If you happen to be in La Paz, the Museo de Coca should be on your list of things to do. It’s highly informative and interesting (and sometimes, unintentionally entertaining), and more important, it’s a part of Bolivian culture and history that too often goes misunderstood.

The museo is open 10 a.m.-6 p.m., closed Sundays. Entry fee is about 10 bolivianos ($1.50). Calle Linares 906.

[Photo credits: tea, Flickr user MacJewell; sign and T-shirt, Laurel Miller]

Layover Report: Where To Eat At Miami, Lima, And Bogota International Airports

cuban foodI just returned from three weeks in Bolivia and Paraguay. In that time, I had 12 flights, five of which were required to get me from my home in Colorado to La Paz. Now why, you may ask, in this age of expedited air travel, does it take so many connections to travel 4,512 miles (or nine hours by air)? Budget, baby.

I’m also horrifically flight phobic, so for me to fly various Third World carriers from Miami to Bogota to Lima to La Paz (and then La Paz to Lima to Asuncion, and Asuncion back to Lima en route to Miami, followed by Dallas-Fort Worth to Denver), is probably the best example I can provide of just how much I love to travel. I really, really, really love it. I also really love having Xanax on hand when I fly.

One of the reasons I didn’t mind my layovers too much is that I happen to adore most South American airports, especially Jorge Chavez International in Lima (so many cools shops, free snackies, great Peruvian food!). And since one of the things I most like to do in South America is eat, I used my downtime to see if there was anything worth writing about, foodwise. Indeed there was, and so I present to you my findings. Feel free to send me some Xanax in return (kidding! I’ll take empanadas instead).

Miami International Airport
It’s hardly a secret that the Concourse D location of Miami’s beloved La Carreta chain rocks, especially in a sea of Au Bon Pain and Starbucks. Best of all, it opens at 5 a.m., so when I was rushing to make my 5:30 a.m. flight to Bogota, I was able to grab a jamon y queso sandwich en route. If time isn’t an issue, sit down and feast upon Cuban-style roast pork, stuffed green plantains or fufu con masitas, or a medianoche sandwich.
empanadasJorge Chavez International Airport, Lima
It’s all about Manacaru, the token Peruvian eatery in this gorgeous, progressive airport (they even recycle and post about water conservation). Every time I layover in Lima, I make a beeline for this full-service restaurant in International Departures, and order some empanadas and suspiro limon. Also known as suspiro a la limena; this achingly sweet, meringue-and-condensed milk pudding is the official dessert of Lima.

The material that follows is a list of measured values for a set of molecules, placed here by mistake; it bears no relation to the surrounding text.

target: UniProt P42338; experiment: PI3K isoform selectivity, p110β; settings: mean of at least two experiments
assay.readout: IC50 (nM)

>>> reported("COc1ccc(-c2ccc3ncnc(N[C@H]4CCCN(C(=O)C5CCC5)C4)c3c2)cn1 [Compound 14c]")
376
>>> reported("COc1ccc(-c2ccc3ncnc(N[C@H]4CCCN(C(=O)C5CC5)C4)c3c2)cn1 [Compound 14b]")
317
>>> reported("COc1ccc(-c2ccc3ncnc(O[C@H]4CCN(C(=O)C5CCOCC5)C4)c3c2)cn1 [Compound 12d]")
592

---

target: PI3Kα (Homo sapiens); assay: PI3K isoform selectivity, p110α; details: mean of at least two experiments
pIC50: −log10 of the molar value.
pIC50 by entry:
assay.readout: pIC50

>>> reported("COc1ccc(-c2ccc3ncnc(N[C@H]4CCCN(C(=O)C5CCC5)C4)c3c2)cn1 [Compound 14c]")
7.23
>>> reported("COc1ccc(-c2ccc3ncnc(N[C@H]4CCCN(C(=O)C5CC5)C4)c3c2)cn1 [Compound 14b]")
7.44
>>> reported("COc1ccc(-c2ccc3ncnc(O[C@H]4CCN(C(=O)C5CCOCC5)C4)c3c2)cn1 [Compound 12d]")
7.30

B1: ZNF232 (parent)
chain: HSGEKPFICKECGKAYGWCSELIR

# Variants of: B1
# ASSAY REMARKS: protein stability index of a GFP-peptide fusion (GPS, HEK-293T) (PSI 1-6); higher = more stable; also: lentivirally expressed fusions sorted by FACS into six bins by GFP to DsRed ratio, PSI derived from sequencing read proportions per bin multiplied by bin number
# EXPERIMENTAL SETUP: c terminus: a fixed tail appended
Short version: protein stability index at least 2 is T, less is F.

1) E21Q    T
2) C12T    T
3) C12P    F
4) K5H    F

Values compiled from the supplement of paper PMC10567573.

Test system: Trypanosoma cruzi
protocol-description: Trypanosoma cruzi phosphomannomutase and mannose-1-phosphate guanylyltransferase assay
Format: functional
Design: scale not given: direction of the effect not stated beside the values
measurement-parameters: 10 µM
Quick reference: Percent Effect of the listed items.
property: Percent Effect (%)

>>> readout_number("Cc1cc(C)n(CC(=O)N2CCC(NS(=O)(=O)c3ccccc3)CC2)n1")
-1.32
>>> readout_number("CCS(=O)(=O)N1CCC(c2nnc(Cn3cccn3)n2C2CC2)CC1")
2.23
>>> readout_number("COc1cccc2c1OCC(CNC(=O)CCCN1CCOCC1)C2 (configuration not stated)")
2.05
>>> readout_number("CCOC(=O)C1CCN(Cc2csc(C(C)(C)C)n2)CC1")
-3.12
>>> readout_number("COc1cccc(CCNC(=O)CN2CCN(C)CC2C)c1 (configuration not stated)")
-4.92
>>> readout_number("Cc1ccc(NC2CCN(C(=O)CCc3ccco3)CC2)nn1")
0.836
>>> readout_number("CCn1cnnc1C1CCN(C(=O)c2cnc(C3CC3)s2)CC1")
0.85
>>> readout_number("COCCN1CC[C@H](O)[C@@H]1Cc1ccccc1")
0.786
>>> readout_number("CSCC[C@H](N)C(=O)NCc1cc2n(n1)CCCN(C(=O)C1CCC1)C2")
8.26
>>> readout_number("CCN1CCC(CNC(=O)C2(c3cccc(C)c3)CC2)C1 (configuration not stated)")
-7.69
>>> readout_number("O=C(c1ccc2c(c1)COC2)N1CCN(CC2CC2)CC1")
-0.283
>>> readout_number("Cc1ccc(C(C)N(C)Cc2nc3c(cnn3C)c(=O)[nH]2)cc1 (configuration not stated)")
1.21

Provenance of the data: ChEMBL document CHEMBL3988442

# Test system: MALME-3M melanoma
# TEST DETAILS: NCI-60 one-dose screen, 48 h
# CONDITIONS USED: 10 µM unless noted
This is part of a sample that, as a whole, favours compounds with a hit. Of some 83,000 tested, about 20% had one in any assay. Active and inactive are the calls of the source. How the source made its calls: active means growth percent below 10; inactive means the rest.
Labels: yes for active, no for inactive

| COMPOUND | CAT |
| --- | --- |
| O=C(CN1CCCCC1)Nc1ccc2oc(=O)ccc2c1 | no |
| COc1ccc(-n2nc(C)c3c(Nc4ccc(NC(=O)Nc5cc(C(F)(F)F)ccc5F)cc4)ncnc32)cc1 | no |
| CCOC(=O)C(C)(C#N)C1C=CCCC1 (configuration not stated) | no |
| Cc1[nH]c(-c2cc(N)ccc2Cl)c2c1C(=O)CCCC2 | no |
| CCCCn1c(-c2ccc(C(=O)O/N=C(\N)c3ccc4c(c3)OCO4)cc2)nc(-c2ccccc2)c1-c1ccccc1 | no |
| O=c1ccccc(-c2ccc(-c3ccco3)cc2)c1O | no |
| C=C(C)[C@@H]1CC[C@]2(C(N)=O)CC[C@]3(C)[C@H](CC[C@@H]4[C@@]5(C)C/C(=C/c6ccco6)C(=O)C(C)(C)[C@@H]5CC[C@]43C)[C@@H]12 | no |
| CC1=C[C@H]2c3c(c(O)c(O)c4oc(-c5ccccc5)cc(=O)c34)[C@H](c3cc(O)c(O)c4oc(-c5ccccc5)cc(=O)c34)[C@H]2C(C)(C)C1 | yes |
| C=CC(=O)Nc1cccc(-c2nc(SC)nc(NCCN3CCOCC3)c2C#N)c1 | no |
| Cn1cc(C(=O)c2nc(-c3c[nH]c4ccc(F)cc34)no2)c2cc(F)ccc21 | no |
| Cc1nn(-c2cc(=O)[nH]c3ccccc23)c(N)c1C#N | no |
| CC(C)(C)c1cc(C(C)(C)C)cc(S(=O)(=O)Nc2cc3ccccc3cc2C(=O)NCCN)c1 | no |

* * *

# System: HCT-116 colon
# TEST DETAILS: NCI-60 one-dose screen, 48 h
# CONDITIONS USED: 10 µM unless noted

It’s no Gastón Acurio restaurant, but it’s pretty damned good for airport food; even the ceviche is sparkling fresh in my experience. It’s also great for when you’re dashing between flights, as they’re centrally located between gates, and have an entire case of grab-and-go.

They are open pretty much around the clock, serving breakfast, lunch, dinner, snacks and coffee.

El Dorado International Airport, Bogota
Never having been to Colombia, despite repeated attempts to plan trips, I was desperate for a taste of the national cuisine when I landed in Bogota. Thank god for the (wait for it) Juan Valdez Cafe. I happily resolved my caffeine jones, and ordered up some arepitas, mini-versions of arepas. These corn-and-cheese cakes are Colombia’s most iconic street food, and I was thrilled to be able to try them despite being unable to leave the airport. Gracias, Juan.

[Photo credits: Cuban sandwich, Flickr user star5112; empanadas, Flickr user jules:stonesoup]

Industry Destroys Part Of The Nazca Lines

Nazca Lines
A limestone quarrying company operating illegally within the bounds of the Nazca Lines has destroyed some of the enigmatic figures.

The archaeology news feed Past Horizons reports that heavy machinery removing limestone from a nearby quarry has damaged 150 meters (492 feet) of lines along with completely destroying a 60-meter (197-foot) trapezoid. So far the more famous animal figures have not been affected.

The Nazca Lines are a UNESCO World Heritage Site and one of Peru’s most visited attractions. These giant images of people, animals, plants, and geometric shapes were scratched onto the surface of the Peruvian desert by three different cultures from 500 B.C. to 500 A.D. A plane ride above them makes for an awe-inspiring experience. Sadly, tourism is also threatening the Nazca Lines.

Here’s hoping the Peruvian government will start taking notice and preserve one of its greatest national treasures.

[Photo courtesy Wikimedia Commons]